The construction of tram tracks in highly valuable city areas should be approached cautiously, considering not only the economic and technical indicators but also ecological indicators, i.e. reduction of noise and vibration resulting from tram passage. The research presented in this paper was carried out on tram tracks in Zagreb due to the specificity of this city in comparison with others in Europe which use the tram as the backbone of the public transportation system. The specificity is in the great traffic volume (15 million gross tons/year per section) and in small tram service interval (less than 1 minute) [1]. Due to this specificity, a special system of the construction of the permanent way of the tram track has been developed, called the “Zagreb System”, fig. 1. For the purpose of reducing noise and vibration, the rail foot and web are covered with flexible elements. As seen in the figure, the tram track consists of two rails, type Ri-60, fixed to a continuous reinforced concrete base, 200 cm wide and 25 cm thick. The gauge of the tram track in Zagreb is 1000 mm, and it is usually closed with reinforced concrete prefabricated plates (as in fig. 1). Depending on the track position, there are still two types of enclosure used in Zagreb: filling with concrete and a final layer of asphalt (most common at intersections of road and tram track) and with crushed stone where the tram track is in a separate lane.

Figure 1. The “Zagreb System”

In consideration of noise and vibrations arising from the movement of vehicles on tracks (trains, trams), the focus is directed at studying the interaction of wheel and track. The reason for this is that the greatest influence on increasing noise and vibration results from irregular wheels (flat spots, unrounded wheels) and irregularities on the rail running surface (corrugations, rail joints, welds). Increases of noise and vibration which result from tram passage depend not only on the track (characteristic of rail running surface, type of track construction, manner of track enclosure) but also on the type of vehicle (type, age, speed, type and condition of tram vehicle wheels). In general, it can be said that the system of tram/track represents a complex problem in the field of vibrations [2].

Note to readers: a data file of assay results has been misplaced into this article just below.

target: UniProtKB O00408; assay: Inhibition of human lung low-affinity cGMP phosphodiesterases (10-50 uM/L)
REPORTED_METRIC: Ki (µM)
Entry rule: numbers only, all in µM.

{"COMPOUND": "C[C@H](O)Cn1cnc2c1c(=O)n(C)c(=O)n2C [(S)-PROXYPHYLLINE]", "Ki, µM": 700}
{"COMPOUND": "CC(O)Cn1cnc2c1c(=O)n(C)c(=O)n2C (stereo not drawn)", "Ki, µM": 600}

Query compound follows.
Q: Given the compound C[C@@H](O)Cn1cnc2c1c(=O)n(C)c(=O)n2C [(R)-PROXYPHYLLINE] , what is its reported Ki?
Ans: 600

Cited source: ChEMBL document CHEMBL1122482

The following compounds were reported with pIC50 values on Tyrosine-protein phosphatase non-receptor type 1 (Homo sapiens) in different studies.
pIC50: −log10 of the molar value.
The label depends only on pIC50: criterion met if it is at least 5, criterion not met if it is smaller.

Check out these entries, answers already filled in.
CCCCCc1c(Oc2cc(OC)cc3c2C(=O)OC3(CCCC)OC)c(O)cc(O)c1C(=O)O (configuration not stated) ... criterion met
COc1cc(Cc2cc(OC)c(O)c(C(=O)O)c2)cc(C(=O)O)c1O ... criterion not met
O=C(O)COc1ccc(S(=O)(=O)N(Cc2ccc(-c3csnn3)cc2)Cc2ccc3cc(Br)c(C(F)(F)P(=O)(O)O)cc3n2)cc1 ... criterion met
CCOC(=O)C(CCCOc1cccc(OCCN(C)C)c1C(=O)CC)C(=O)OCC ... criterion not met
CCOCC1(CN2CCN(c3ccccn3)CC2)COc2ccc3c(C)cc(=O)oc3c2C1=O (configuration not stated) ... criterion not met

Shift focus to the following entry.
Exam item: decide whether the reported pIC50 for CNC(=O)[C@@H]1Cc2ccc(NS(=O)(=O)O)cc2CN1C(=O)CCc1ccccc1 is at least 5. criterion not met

The research presented in this paper was conducted in cooperation with the company Zagreb Electric Tramway (ZET) within the framework of the scientific project “Permanent way of urban railways”, financed by the Ministry of Science and Technology of the Republic of Croatia. Due to the reasonable scope of the study, the research focused on observing the influence of the type of tram vehicle on noise levels and vibration intensity, with consideration of the following: manner of track enclosure, rail fastening system and geometry of rail running surface.

1. DESCRIPTION OF FIELD MEASUREMENTS

Measurement of noise levels and vibration resulting from tram passage were carried out at several locations in the City of Zagreb. Noise levels were measured on new tracks and tracks in use a certain number of years. This is due to the fact that new tracks do not have the rail running surface irregularities in comparison to those tracks in use for longer periods of time which, as a rule, show geometric irregularities on the rail running surface. Tram constructions were considered with respect to the system of fastening the rails to the base and with respect to the manner of track enclosure. Noise levels were measured on tracks enclosed with reinforced concrete plates and crushed stone (30/60 mm grading) and on tracks where the DEPP and ZG 3/2 fastening system was employed, fig. 2. The vibrations of tram track was measured on tracks with an even rail running surface, using the DEPP fastening system and enclosed with reinforced concrete plates.